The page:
MOP/Galerie pompom: Back to Front
When MOP co-directors Ron and George Adams moved their artist run initiative to Chippendale in Sydney eight years ago, a commercial arm of the space, Galerie pompom, was born and is today run by Samantha Ferris.
Words: Helen McKenzie
Photography: Nikki Short
Collectors should keep a close eye on the Chippendale gallery that is home to both the Artist Run Initiative MOP and commercial gallery Galerie pompom. MOP (Modes of Practice) is a stepping stone, a launching pad, a test lab for carefully selected emerging artists – both young and old – and pompom gives many MOP artists a chance to show in a commercial gallery. MOP co-director George Adams says: “What people don’t realise is that a career in art has a grass roots beginning; most people read art journals and think artists instantly go from graduation to representation by Roslyn Oxley, or instantly have a show at the Art Gallery of New South Wales.”
Each year MOP receives hundreds of proposals from emerging artists keen to show their works at the ARI. MOP’s mentoring extends beyond artistic creation, they also advise on the curatorial and administrative side of the business. “It’s good for the artists to be taken seriously by a gallery like MOP,” says George. “We help them set up future careers so that if they don’t continue on the art practice they can go into administration.”
MOP began life in 2003 at the instigation of co- directors George and Ron Adams and a team of artists as committee members. Started, George says, because of the “lack of spaces, reputable venues, for unrepresented emerging artists to show in.” The government funded ARI was first housed in an ex- rag trade building in Redfern and for many years had the gruelling schedule of presenting a new show every two weeks. Moving to a new gallery space in Chippendale eight years ago allowed the committee to rethink their program. “Our original intention was to take MOP to an institutional level and have a building with studios, but we would have needed a lot of funding,” says Ron. They decided upon adding a commercial gallery arm and Galerie pompom (MOP backwards) came to life.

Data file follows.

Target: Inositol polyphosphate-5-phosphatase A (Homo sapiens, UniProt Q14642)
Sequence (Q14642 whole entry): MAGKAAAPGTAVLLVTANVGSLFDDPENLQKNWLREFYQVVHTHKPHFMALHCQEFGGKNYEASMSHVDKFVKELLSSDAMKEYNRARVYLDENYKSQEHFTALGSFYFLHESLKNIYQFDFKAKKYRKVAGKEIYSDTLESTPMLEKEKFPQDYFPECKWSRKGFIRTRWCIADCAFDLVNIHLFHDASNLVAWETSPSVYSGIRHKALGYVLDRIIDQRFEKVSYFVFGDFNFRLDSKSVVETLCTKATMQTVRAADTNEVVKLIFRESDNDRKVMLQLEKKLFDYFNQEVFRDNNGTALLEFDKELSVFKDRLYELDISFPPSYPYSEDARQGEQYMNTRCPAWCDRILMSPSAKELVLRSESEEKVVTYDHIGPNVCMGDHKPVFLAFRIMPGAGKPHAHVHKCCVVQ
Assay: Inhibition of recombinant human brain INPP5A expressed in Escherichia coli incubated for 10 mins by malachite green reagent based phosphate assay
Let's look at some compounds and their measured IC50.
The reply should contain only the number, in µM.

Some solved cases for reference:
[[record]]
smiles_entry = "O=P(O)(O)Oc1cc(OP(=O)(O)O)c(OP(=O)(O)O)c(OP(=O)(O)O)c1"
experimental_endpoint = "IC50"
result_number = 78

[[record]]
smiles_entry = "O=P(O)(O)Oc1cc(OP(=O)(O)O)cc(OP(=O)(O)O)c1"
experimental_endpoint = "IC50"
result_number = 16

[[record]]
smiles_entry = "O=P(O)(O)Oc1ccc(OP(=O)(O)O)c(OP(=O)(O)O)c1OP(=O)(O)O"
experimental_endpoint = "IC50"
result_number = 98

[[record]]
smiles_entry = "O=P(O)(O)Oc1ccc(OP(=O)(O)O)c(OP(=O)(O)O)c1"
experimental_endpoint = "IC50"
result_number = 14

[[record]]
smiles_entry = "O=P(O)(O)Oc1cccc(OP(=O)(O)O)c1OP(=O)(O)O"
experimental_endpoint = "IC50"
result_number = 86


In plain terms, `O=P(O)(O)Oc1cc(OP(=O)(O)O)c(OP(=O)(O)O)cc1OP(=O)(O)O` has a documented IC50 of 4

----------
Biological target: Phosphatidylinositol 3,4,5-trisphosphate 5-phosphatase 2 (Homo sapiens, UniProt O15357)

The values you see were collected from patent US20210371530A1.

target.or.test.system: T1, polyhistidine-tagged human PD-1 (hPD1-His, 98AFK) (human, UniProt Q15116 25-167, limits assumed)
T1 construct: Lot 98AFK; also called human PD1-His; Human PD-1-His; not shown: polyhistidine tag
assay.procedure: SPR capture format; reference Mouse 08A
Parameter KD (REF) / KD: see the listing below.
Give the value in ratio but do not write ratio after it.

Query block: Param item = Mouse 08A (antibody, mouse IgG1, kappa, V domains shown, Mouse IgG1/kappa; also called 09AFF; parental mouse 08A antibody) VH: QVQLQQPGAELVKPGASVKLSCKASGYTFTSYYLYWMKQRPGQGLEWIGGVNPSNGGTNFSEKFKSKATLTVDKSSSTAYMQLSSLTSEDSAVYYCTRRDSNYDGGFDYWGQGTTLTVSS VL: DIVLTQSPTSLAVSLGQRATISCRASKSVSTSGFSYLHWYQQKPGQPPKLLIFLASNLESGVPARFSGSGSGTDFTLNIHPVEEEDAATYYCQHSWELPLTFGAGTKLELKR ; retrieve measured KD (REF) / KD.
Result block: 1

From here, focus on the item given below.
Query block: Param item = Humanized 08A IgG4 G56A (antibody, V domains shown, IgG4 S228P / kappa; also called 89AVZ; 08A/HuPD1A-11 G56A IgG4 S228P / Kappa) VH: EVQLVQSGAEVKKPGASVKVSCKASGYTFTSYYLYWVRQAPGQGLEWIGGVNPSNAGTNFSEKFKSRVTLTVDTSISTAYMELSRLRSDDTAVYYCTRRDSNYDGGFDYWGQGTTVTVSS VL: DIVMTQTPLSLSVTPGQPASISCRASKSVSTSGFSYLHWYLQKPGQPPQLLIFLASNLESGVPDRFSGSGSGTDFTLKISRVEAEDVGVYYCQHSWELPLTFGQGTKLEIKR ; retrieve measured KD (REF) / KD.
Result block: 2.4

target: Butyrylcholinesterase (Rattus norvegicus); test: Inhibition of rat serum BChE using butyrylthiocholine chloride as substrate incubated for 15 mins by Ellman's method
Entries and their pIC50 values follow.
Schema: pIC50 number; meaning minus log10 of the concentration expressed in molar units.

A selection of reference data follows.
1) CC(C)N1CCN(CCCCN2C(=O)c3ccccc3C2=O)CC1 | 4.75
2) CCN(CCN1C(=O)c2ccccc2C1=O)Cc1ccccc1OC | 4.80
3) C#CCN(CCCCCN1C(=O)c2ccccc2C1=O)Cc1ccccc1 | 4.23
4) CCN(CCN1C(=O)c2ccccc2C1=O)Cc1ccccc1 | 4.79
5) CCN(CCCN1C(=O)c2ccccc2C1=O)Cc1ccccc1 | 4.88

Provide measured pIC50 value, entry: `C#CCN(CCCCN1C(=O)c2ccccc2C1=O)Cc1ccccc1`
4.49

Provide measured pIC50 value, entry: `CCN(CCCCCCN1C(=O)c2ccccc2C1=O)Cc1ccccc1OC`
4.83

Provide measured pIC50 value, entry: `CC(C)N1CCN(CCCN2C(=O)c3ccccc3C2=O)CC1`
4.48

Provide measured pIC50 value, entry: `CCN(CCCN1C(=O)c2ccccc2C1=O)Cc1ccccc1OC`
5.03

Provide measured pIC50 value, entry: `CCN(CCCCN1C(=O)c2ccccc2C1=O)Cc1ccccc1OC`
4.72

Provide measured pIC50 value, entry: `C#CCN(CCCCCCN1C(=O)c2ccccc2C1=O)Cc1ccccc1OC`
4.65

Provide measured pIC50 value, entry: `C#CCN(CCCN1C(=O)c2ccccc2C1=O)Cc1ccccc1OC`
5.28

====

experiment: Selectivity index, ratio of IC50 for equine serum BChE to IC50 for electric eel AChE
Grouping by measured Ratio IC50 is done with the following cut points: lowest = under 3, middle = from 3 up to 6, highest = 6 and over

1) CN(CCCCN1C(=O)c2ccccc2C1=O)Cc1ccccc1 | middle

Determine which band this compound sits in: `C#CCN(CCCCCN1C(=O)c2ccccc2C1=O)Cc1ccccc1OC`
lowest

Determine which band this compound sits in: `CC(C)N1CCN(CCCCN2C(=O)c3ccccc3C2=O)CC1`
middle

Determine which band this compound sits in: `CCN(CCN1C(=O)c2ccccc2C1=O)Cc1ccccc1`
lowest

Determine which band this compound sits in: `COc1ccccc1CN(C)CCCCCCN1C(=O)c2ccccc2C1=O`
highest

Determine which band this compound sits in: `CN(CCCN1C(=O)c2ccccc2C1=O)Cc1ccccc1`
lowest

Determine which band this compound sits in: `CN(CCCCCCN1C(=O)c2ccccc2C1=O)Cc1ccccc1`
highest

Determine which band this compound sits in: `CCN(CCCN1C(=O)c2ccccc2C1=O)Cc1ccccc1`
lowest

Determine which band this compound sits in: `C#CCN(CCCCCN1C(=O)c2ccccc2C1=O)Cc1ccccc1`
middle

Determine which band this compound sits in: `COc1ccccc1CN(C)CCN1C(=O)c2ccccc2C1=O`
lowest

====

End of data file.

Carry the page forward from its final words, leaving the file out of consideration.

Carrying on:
With a delighted smile George says: “Once everyone realised we were opening a commercial gallery people came out of the woodwork, unrepresented artists, or artists represented interstate but not in Sydney and some mid-career artists. We really wanted to continue the legacy of MOP and create a new model at the same time. So we decided to just pick artists who we felt were the next artists that commercial galleries might come along and snaffle up.” Samantha Ferris runs pompom, which now boasts a strong stable of 18 artists. “The progression from MOP to pompom enables us to give people even more opportunities,” says Ferris. Additionally pompom has on occasion presented work by represented artists. The late Adam Cullen had two shows with the gallery despite having gallery representation in Sydney.
The two galleries co-ordinate opening nights to maximise exposure for all the exhibiting artists and Ferris says the feedback from the Arts Ministry for their business model has been favourable. “The ministry is really about sustainable business, they recognise the need for ongoing and not short lived businesses,” she says. The gallery directors also promote their artists beyond the gallery walls: “We have had artists at Art Stage Singapore twice and this year will be our second time to Sydney Contemporary,” says Ferris.